Most difficult:

*Communicating accurately what foods others could buy and prepare for me. There were several important reasons why a secure list was elusive. First I was brand new to America’s resources specific to my diet. I couldn’t tell others something I did not know for myself yet. I was trying many things for the first time and I would learn about the products as I used them. Sometimes I initially felt a product did well for me but found over time that certain ingredients were causing problems (carrageenan is in so many GF products and it causes very bad reaction for me) I hated to ask folks to spend such big bucks on products I might not be able to eat by the time I reached them. Secondly, my restrictions also involve prep spaces and equipment. The consideration of those issues is mind boggling. If someone purchases a safe product but cooks it in an unsafe pan (cast iron, non scratch surfaces etc) or even sets it on an unsafe service (kitchen cabinet with bread crumbs) I can still get sick.  I have picked up gluten from silverware drawers, faucets and handles on the oven and fridge. Shared kitchens really cannot be completely safe. I am so new to all of this myself I cannot direct others successfully. And it seemed unreasonable to ask someone else to attempt a task I have not yet mastered or even understood completely.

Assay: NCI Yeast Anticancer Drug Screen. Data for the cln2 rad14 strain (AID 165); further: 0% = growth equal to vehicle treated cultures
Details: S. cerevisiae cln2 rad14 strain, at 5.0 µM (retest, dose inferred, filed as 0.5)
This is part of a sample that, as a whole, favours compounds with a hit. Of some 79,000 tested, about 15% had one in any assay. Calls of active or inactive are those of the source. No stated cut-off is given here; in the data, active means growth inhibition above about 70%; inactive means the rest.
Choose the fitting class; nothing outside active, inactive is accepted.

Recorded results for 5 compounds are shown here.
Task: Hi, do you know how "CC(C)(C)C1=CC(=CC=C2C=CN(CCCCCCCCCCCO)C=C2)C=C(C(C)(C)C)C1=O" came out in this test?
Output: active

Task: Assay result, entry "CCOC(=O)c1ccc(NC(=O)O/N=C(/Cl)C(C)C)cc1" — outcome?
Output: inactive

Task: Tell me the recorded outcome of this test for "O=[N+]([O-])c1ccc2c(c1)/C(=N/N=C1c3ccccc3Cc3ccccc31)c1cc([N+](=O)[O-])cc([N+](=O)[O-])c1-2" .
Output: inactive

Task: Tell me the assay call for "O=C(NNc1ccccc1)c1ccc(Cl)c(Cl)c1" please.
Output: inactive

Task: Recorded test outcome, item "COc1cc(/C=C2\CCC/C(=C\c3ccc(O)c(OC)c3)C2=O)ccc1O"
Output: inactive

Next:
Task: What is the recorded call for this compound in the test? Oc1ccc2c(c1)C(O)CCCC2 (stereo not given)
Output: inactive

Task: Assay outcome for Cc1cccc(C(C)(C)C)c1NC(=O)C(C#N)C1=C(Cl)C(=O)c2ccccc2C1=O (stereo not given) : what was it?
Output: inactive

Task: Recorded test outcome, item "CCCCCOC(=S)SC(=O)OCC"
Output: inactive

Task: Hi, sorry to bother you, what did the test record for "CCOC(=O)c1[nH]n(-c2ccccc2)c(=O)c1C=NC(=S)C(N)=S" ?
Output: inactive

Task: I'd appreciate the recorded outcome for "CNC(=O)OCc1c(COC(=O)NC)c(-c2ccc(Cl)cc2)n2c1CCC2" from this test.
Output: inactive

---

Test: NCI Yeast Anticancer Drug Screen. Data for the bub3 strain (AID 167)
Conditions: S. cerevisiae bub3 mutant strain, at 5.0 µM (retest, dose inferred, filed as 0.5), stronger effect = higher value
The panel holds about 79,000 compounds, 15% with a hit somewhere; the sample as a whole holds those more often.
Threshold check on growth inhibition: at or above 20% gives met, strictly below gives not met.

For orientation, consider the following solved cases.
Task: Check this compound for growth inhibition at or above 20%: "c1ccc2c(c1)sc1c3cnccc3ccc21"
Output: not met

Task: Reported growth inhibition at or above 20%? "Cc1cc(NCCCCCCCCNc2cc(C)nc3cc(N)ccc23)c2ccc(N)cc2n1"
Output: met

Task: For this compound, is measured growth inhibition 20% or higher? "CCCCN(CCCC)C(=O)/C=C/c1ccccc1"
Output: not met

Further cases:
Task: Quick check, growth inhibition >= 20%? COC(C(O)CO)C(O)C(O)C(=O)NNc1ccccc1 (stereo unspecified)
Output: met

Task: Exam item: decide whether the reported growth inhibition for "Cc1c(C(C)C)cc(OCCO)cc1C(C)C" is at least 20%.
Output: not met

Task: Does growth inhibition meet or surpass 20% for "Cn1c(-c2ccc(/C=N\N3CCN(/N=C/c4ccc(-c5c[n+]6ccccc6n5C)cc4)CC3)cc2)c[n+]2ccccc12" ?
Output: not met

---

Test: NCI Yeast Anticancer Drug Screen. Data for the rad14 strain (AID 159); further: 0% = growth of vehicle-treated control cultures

*Ordering with such precise detail in restaurants and sending food back when it was not safe for me. Did you know that managers and chefs will come to your table when you send your food back? I did not know this and I do not enjoy the attention all of that entails. When I was desperate for protein and food, I had to do this in order to get something I could eat. But Jeff and the boys ate my food often when I couldn’t face the whole ‘send the food back’ thing.

*Offending others by not eating when gathered for a meal. Some said it outright and others refrained from comment but we knew as a family that I sometimes caused offense by my dietary constraints. This brought me MUCH stress and grief. The last thing I ever want to do is offend or deny a hospitable offering in my direction. My heart broke every time.